GOVERNMENT plans to subsidise adult education through learning accounts face six months of serious disruption.
Some local training and enterprise councils (TECs) stopped issuing individual learning accounts in March, ready for the handover to the new learning and skills councils.
But the Department for Education and Employment has yet to announce a new central provider for the scheme, which goes national in September.
Colleges fear this six-month hold on learning accounts will prevent the programme gaining its momentum.
Individual learning accounts are central to the Government's aim of promoting lifelong learning. Under the scheme individuals put in pound;25 and the Government provides pound;150 to pay for courses. A target group of up to 10 million potential account-holders is anticipated.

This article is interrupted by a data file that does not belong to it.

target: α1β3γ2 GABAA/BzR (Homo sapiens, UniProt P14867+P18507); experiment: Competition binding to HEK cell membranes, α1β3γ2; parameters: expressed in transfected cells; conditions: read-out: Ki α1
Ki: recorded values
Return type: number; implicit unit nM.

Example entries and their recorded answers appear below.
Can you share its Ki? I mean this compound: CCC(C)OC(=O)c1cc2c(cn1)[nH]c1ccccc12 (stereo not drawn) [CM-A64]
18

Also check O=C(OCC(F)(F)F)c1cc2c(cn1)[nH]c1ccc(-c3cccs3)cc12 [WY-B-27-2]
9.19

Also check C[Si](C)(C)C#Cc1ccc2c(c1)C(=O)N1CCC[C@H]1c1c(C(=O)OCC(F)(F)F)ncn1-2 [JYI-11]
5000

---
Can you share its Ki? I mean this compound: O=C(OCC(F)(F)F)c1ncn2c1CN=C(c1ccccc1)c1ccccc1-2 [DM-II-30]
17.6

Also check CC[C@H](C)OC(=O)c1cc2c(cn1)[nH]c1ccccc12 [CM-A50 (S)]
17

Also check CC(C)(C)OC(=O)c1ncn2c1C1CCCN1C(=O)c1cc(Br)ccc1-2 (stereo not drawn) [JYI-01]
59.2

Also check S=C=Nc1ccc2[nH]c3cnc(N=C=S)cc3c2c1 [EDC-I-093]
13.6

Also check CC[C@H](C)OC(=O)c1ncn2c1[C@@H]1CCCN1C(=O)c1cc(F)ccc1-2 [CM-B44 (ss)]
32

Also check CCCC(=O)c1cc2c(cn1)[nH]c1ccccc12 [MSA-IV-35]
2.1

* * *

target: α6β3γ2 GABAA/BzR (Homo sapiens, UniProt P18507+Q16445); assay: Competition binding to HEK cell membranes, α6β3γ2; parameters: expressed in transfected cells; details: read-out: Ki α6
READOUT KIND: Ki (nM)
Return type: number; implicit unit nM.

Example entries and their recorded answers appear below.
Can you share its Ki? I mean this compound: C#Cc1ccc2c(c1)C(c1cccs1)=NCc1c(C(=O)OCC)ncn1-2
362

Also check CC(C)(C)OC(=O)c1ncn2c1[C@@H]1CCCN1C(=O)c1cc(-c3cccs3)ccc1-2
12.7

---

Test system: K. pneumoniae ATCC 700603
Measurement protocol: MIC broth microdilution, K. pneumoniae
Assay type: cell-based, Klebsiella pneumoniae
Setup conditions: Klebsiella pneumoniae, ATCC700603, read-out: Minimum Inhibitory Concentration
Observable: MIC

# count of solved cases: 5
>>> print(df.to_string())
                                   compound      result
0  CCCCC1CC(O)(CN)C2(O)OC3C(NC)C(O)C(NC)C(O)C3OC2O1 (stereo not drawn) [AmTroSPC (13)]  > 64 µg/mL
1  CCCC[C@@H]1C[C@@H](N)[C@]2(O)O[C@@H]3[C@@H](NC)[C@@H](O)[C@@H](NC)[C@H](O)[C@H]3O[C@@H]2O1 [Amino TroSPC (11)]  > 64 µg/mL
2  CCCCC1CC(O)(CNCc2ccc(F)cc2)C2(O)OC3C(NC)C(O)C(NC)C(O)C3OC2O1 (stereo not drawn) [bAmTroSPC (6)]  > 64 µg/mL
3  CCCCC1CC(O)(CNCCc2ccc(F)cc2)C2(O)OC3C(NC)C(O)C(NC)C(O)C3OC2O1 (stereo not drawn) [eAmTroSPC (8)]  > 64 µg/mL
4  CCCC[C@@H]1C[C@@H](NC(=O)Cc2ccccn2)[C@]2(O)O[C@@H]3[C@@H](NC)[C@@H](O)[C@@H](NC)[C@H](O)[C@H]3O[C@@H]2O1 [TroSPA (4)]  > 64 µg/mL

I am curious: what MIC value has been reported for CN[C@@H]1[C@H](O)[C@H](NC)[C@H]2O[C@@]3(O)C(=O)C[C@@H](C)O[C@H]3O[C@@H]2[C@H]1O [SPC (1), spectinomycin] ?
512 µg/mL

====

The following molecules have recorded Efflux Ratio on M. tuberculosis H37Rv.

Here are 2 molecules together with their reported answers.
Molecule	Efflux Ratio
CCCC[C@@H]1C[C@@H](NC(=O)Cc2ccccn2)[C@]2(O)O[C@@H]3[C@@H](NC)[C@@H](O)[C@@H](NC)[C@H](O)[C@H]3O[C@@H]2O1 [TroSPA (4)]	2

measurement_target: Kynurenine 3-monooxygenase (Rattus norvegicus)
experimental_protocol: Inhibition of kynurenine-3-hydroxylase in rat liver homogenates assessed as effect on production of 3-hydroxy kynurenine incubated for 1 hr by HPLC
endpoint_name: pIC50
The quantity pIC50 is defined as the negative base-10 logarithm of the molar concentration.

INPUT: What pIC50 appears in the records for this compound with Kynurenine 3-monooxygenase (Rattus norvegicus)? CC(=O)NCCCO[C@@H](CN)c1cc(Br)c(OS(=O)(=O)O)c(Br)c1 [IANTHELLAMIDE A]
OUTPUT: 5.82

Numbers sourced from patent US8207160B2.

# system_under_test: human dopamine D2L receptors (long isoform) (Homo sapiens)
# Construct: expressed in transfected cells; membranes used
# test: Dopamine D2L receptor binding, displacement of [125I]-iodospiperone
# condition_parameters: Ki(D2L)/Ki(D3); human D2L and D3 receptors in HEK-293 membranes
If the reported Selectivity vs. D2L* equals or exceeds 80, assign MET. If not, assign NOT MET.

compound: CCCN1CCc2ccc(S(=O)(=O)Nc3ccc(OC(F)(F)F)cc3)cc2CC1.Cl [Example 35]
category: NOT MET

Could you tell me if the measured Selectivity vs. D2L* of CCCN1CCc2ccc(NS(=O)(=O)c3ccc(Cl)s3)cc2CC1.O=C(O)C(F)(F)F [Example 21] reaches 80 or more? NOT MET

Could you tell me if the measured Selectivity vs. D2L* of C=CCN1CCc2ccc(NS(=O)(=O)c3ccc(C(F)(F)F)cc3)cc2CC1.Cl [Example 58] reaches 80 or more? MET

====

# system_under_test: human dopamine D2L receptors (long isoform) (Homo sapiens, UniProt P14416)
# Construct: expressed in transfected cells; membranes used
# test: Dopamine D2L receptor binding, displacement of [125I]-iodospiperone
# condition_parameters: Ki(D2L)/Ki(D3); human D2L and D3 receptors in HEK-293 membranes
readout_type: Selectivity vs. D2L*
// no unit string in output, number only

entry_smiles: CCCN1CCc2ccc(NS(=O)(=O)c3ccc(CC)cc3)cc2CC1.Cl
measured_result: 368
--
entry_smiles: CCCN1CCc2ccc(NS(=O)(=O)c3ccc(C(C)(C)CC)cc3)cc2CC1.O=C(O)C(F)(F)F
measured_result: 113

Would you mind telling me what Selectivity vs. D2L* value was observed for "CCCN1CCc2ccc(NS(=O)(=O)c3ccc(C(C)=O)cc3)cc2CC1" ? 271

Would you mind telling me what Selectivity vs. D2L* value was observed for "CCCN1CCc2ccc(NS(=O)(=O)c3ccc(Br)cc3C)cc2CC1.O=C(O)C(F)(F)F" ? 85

The accounts have been funded through TECs. Some will continue to provide them ntil September, but most areas now face a gap in provision.
In the South-west, this transition is causing headaches for colleges. Some of the region's TECs have put accounts on hold while others continue them.
This has hit initiatives such as Bargaining for Skills, a joint Trades Union Congress and TEC project promoting work-based learning.
Alan Shearn of South-west TUC said: "The way we have been using learning accounts with trade union members has been very successful. There's confusion when things are put on hold. It does cause us frustration."
John Brennan, the Association of Colleges' director of FE development, said the gap is disruptive.
"It undermines confidence," he said. "One would have hoped that by this stage, having spent two years on it, the Government would have enough of the detail to have a framework in place."